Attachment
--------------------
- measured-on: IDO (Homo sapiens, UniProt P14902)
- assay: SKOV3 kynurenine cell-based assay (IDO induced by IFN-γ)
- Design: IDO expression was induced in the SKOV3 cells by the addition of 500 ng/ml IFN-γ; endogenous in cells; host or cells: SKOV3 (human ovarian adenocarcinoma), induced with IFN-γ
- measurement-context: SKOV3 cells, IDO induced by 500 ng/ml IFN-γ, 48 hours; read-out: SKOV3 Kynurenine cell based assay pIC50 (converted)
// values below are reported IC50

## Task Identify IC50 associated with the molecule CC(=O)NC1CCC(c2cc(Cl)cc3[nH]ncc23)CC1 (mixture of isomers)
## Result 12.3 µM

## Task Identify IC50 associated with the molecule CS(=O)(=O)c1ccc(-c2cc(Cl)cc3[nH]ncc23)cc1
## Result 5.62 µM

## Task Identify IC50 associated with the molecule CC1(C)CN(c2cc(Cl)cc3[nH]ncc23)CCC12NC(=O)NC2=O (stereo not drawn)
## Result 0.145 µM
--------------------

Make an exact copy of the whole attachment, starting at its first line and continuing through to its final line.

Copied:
- measured-on: IDO (Homo sapiens, UniProt P14902)
- assay: SKOV3 kynurenine cell-based assay (IDO induced by IFN-γ)
- Design: IDO expression was induced in the SKOV3 cells by the addition of 500 ng/ml IFN-γ; endogenous in cells; host or cells: SKOV3 (human ovarian adenocarcinoma), induced with IFN-γ
- measurement-context: SKOV3 cells, IDO induced by 500 ng/ml IFN-γ, 48 hours; read-out: SKOV3 Kynurenine cell based assay pIC50 (converted)
// values below are reported IC50

## Task Identify IC50 associated with the molecule CC(=O)NC1CCC(c2cc(Cl)cc3[nH]ncc23)CC1 (mixture of isomers)
## Result 12.3 µM

## Task Identify IC50 associated with the molecule CS(=O)(=O)c1ccc(-c2cc(Cl)cc3[nH]ncc23)cc1
## Result 5.62 µM

## Task Identify IC50 associated with the molecule CC1(C)CN(c2cc(Cl)cc3[nH]ncc23)CCC12NC(=O)NC2=O (stereo not drawn)
## Result 0.145 µM